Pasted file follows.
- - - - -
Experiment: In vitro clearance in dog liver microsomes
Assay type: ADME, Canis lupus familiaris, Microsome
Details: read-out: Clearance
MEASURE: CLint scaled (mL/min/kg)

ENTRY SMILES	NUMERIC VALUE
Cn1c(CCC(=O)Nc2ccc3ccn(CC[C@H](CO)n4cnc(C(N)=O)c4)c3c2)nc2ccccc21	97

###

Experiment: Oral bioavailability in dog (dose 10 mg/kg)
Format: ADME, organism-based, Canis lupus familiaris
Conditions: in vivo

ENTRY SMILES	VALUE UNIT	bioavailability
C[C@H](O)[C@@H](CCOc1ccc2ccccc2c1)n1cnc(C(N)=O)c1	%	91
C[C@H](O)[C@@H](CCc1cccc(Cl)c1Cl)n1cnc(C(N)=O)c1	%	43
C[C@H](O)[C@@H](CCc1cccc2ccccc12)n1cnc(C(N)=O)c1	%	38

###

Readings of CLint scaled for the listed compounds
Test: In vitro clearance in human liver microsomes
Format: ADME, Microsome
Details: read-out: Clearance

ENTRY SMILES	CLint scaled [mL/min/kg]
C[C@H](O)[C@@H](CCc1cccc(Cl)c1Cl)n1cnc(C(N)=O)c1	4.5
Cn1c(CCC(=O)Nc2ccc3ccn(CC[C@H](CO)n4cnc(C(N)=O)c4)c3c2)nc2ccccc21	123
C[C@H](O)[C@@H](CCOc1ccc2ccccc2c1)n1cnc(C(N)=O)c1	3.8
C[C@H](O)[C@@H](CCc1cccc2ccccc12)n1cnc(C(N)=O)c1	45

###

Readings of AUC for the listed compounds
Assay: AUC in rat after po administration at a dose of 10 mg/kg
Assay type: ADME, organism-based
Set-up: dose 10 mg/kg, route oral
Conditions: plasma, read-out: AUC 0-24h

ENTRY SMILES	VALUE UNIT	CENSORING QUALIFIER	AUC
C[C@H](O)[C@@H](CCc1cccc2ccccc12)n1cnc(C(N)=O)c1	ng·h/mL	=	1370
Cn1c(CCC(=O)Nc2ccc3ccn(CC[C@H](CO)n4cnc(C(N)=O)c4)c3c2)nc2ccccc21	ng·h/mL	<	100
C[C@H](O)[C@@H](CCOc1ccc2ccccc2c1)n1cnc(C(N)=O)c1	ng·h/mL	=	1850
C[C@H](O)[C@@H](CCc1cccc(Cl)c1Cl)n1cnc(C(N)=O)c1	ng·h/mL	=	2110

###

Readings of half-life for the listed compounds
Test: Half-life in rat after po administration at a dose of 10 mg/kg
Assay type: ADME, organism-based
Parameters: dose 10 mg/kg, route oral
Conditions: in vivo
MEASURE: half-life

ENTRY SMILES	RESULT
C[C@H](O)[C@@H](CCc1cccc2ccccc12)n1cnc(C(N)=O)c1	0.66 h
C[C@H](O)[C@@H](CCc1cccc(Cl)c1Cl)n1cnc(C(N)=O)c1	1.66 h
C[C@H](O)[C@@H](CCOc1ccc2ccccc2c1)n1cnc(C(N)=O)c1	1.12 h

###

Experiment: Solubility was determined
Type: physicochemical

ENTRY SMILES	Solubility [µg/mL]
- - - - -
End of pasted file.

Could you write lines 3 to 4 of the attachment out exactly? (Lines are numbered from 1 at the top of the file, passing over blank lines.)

Details: read-out: Clearance
MEASURE: CLint scaled (mL/min/kg)